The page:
Conventional wisdom tells us that racial segregation in the United States today is something of an accident—the natural consequence of individual choices. We’re supposed to believe white folks naturally gravitate toward other white folks, and black folks gravitate toward black folks—because that’s what’s “normal.” As long as we don’t ask too many questions, we can live our entire lives believing that’s the truth. The Color of Law: A Forgotten History of How Our Government Segregated America
, by Richard Rothstein, is an excellent antidote to this fairy tale. The hardcover edition was published in 2017, and it was recently released in trade paperback.
I wish I could remember where I first heard Rothstein. Most likely, he was a guest on one of the podcasts that I follow. During the interview, he explained how housing segregation in the United States is not de facto
: it is not merely a result of decisions made by private citizens and businesses. In fact, and quite to the contrary, Rothstein posited, housing segregation in the U.S. is de jure
: it is very much the result of laws and policies established at all levels of American government. And, since the work of governmental entities actively (and provably) segregated us, that means our government has a “constitutional obligation to remedy the effects of government-sponsored segregation” (p. xv, in the book). The length and depth of their discussion was limited by the format, but it certainly left me curious to know more.
Despite the density of the information in the Color of Law
, it was a quick and compelling read. I was hooked from the preface, where Rothstein states: residential segregation across the U.S. is rooted in “unhidden public policy that explicitly segregated every metropolitan area in the United States” (p. viii). I am a white woman who was born and raised in Minneapolis, Minnesota. As I reflect on my childhood, and as I look around the current Twin City metro area, it’s easy to see the direct effects of the laws and policies Rothstein covers in the book.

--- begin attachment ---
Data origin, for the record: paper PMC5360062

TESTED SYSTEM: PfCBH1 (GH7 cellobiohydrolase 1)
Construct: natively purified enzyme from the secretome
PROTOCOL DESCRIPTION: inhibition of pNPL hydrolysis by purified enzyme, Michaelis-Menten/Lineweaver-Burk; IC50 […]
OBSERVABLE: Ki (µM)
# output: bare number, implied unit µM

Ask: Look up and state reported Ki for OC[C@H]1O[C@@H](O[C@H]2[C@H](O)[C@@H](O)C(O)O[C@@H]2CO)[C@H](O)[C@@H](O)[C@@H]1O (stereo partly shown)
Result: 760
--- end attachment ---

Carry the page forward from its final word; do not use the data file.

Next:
In 1962, my family moved to the South Minneapolis neighborhood that is the northeast crook of the intersection of Minnesota Highway 62 and Interstate 35. I imagine both highways were well under construction when we moved in. Highway 62 marks the border (or barrier, as I now understand it) between Minneapolis and the cities immediately to the south. And I-35 does its part in connecting the far south suburbs to Downtown Minneapolis. Over the years, the suburban stretches of I-35 have been expanded from four lanes to six, and the South Minneapolis segment from four lanes to ten lanes, to accommodate increased traffic. A quick Google search gave me an aerial photo of the dirt scar that was the original I-35 road bed—there’s no denying the stark reality of displaced families, or the way neighborhoods were severed. Over in St. Paul, Interstate 94 was planned, very intentionally, to cut straight through the heart of Rondo, a vibrant African American neighborhood in St. Paul. There are many other examples in the Twin Cities.
With respect to racial segregation seeming “normal,” as a kid, I don’t remember being the least bit curious why only one African American family lived in my immediate neighborhood. Or why the kids in that family were never in the thick of the neighborhood action, especially in the era when parents kicked their kids outside to play, unsupervised. At my house, once we were out the door, my dad didn’t want to see us back in the house unless we needed the bathroom, or it was lunch or dinner time.
I got to middle-school in the mid-1970s, when it was still called “junior high.” At that time, Minneapolis Public Schools were all about desegregation. Kids were bussed to alternate junior high schools for seventh and eighth grades. Then, we were bussed to a different junior high for ninth grade, along with kids from a broader cross-section of the city. I can remember loose talk about how stupid all of this was, though I don’t recall knowing the bussing was court- ordered. For sure, I was oblivious that it was tied to our school system’s failure to enact, in any meaningful way, the Supreme Court’s 1954 decision in Brown v. the Board of Education.
On its surface, housing segregation sounds like a narrow proposition—all about housing. So, as someone (a white someone) who has muddled along in life without serious adversity (and with moderate opportunity), it was sobering to see how access to safe, affordable housing is actually dependent on a foundation of access to education, employment, fair wages, transit, fair credit terms, reasonable deposits and rents, and the ability to maintain even a modest amount of savings. Further, I see how easily I’ve taken that safety net for granted— clueless to how our government cleared the path for me, while at the same time establishing a system of barriers for African Americans. The Color of Law